Tuesday, November 16, 2004

Political Capital and Moral Development

President Bush stated, in a well-publicized speech, that he has "earned capital" and that he intends to "spend it." 
Ebullient over his re-election and increased Republican majorities in the Senate and the House of Representatives, he [Bush] made it clear he saw the vote as a mandate for his manifesto.

"This week the voters of America set the direction of our nation for the next four years," he said. "I earned capital in the political campaign and I intend to spend it."
Of course, capital comes with a price, and now we are seeing the price.  It appears that those who elected him expect a return on their investment:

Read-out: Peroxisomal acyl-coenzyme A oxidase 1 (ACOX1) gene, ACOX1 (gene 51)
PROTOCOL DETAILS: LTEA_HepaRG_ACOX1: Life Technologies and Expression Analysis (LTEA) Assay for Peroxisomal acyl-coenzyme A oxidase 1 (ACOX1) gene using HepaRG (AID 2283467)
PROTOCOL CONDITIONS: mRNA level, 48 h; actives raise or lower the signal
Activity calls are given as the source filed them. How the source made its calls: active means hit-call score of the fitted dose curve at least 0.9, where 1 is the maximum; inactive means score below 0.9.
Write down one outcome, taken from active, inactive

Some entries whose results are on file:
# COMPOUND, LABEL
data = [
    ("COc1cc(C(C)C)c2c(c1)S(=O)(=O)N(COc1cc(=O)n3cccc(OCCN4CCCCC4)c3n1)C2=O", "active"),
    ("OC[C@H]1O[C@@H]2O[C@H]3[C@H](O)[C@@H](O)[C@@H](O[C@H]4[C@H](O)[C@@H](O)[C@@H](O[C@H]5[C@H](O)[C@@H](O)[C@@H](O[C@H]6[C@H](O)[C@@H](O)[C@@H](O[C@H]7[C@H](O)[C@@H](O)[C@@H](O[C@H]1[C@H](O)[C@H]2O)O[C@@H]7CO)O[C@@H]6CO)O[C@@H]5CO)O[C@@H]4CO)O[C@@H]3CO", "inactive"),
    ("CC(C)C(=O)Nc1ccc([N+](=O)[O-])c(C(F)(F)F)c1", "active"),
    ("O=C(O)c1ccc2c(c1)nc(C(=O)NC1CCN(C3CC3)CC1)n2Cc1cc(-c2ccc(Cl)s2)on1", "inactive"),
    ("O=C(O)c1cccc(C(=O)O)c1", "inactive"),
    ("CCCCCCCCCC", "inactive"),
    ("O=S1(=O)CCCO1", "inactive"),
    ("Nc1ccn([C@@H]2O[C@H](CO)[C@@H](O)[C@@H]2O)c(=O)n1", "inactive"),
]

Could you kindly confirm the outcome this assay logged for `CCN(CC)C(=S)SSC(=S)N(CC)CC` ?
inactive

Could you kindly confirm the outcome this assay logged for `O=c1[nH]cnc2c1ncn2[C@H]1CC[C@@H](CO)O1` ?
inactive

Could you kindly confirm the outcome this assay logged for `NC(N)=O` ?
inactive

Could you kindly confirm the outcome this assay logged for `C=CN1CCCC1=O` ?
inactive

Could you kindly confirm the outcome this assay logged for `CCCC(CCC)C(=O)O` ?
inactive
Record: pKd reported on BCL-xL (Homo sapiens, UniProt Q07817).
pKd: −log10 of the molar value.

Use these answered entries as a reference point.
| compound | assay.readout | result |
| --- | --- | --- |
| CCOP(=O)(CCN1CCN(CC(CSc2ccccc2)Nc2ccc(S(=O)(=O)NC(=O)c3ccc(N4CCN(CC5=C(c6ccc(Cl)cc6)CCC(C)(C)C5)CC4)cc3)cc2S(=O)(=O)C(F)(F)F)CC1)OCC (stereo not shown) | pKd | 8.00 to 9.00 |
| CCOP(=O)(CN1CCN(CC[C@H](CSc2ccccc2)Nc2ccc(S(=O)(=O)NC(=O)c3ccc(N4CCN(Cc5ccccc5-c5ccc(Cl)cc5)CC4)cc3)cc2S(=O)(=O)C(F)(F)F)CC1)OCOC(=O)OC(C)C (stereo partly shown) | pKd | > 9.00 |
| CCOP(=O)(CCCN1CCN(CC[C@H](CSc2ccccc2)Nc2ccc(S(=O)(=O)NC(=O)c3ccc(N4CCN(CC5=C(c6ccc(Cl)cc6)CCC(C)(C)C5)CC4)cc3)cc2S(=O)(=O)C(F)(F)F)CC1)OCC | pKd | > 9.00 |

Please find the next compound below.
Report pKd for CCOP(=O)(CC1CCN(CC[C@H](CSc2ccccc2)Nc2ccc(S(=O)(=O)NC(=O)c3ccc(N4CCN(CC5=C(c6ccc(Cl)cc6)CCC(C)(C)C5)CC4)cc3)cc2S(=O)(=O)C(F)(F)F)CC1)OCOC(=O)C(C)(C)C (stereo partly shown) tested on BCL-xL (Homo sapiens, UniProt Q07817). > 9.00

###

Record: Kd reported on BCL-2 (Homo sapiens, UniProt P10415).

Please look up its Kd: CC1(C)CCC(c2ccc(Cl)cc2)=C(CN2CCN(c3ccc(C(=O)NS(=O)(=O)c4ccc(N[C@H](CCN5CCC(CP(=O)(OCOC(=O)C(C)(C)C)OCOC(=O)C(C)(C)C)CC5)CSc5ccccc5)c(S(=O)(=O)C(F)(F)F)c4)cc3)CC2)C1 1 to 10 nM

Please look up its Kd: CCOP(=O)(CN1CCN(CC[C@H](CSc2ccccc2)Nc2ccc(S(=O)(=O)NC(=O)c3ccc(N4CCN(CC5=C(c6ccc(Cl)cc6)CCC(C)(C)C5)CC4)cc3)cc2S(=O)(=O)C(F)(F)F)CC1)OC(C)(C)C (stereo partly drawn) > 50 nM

Conservative and religious leaders who led the pray-in protest said elevating Specter could jeopardize their support of GOP senators, including Frist, who are eyeing a White House run in 2008.

"It is a betrayal and a slap in the face to millions of pro-life Americans who helped re-elect this president," said Patrick Mahoney, director of the Christian Defense Coalition. "Don't turn to us in four years when you want to run for president ... and expect us to contribute millions of dollars."
Of course, that is business as usual, from a political perspective.  But what of the psychological perspective?  Reciprocity is an important part of any culture.  If one examines the culture, certain rules governing reciprocity become evident.  Of course, different people have different ideas about the rules.  Read the rest at The Rest of the Story.